Investigators probing the terror module busted in Karnataka have claimed that the arrested 11 youths were inspired by the contents of an online magazine which glorifies activities of al-Qaeda in Afghanistan.

Sources in a joint team of central security agencies comprising officials of Intelligence Bureau and RAW conducting the probe claimed today that during questioning of the arrested people it has emerged they had been apparently indoctrinated to join the terror module by various inflammatory speeches uploaded on Internet and writings in the magazine of the sleeper cell of Pakistan-based terror outfit Lashkar-e-Taiba (LeT).

The arrested include a journalist working with a prominent newspaper in Bangalore and a Junior Research Fellow of premier Defence Research and Development Organisation (DRDO).

The arrested persons have spoken extensively about an online magazine Inspire linked to al-Qaeda and published from somewhere in Yemen where articles relate towards drawing youth to an “armed war” against Americans, India, Israel and other Western countries who have allied with the US in Afghanistan, the sources said.

The laptop and pen drives seized from the arrested people also showed their extensive visit to websites that spoke about joining of terror modules and how to conduct reconnaissance and surveillance of individuals and important targets.

Among those arrested are Muthi-ur-Rahman Siddiqui, a journalist, Riyaz Ahmed Baihatti, a BCA graduate and salesman, Mohammed Yusuf Nalabund, also a salesman, Aijaz Ahmed Mirza, a software engineer at DRDO, Shoaib Ahmed Mirza alias Chotu, an MCA student, Obeidullah Imran Bahadur alias Sameer alias Imran, Mohammed Sadiq Lashkar alias Raju, Baba alias Mehaboob Bagalkote, Abdulla alias Abdul Hakim Jamadar, Dr Zafar Iqbal Sholapur and Wahid Hussein alias Sahil.

The magazine has been touted by many US think-tanks, as an effective tool of banned al-Qaeda terror group for recruiting youths without getting in physical contact with them.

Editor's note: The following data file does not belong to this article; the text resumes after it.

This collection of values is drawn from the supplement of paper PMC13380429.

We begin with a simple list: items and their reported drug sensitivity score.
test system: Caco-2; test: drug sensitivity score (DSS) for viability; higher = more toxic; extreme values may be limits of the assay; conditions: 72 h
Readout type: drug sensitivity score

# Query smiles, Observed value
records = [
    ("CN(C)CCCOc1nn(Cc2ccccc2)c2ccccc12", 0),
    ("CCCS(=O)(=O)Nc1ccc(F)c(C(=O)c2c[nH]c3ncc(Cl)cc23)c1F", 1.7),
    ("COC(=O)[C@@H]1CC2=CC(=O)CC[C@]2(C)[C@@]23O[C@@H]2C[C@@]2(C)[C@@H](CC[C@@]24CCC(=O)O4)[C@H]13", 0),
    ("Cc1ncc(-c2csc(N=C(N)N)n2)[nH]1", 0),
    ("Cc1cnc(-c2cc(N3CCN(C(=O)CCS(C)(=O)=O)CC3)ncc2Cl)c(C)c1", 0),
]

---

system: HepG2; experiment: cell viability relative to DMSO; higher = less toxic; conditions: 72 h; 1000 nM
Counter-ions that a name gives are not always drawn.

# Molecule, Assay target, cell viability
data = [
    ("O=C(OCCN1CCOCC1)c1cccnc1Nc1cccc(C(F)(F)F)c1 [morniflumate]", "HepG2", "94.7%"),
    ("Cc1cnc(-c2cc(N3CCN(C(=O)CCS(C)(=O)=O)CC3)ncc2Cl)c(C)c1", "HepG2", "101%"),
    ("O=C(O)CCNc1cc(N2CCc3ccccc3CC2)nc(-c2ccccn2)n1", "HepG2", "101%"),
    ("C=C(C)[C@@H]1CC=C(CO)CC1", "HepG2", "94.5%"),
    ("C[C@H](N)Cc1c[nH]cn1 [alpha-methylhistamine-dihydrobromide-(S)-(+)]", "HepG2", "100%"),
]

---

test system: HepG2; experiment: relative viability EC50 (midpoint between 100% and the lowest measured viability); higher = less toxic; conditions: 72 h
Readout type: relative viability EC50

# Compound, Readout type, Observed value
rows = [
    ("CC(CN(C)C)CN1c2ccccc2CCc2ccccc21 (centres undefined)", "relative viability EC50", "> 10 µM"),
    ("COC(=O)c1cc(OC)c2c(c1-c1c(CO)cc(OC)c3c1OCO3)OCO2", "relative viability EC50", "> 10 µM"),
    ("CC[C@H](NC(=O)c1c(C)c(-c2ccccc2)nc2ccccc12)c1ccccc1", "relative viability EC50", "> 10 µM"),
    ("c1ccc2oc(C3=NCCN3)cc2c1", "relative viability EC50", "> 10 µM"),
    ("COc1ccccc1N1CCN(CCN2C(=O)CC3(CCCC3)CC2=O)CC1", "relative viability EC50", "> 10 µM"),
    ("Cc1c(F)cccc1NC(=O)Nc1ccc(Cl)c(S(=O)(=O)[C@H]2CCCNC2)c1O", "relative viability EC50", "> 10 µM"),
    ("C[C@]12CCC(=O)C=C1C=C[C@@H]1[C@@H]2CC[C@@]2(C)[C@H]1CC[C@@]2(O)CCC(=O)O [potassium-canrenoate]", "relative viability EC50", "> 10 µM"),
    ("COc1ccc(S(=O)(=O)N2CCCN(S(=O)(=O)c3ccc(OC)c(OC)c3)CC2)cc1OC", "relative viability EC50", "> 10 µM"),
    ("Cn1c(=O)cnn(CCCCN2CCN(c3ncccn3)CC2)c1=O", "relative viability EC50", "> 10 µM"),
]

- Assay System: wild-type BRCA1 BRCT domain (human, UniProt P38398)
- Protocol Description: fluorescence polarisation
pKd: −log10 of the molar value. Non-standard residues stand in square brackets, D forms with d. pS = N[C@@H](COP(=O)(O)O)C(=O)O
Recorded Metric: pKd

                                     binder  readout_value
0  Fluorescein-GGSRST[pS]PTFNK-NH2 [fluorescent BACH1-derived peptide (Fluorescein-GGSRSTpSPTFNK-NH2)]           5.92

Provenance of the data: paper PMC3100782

According to US think-tank Center for Strategic and International Studies, al—Qaeda and its Associated Members (AQAMO) recognised the importance of Information and Communication Technology and has exploited it for training purposes.

It says that the magazine has provided instructions on topics such as “how to make a bomb in the kitchen of your Mom” and how to clean AK-47 besides other traditional propaganda pieces.

Parents and kin of the arrested youth have denied allegations levelled by the police and have also demanded an impartial probe to ascertain the truth.

However, sources privy to the probe claimed that the youths arrested in Bangalore were inspired by the writings of the magazine and had contacted brother of Shahid Bilal, a Hyderabad resident killed in a gun-fight at Karachi in Pakistan.

The sources said that at least four youths had expressed their desire to fight along the al-Qaeda cadres in Afghanistan, a proposal which was turned down by brother of Bilal, who is believed to be holed up in Saudi Arabia.

The youths had told the investigators that they were instructed to carry out some attacks in India before graduating to fight the American troops in Afghanistan, the sources claimed.

Some of the members of this group have been arrested from Maharashtra and Andhra Pradesh as well.

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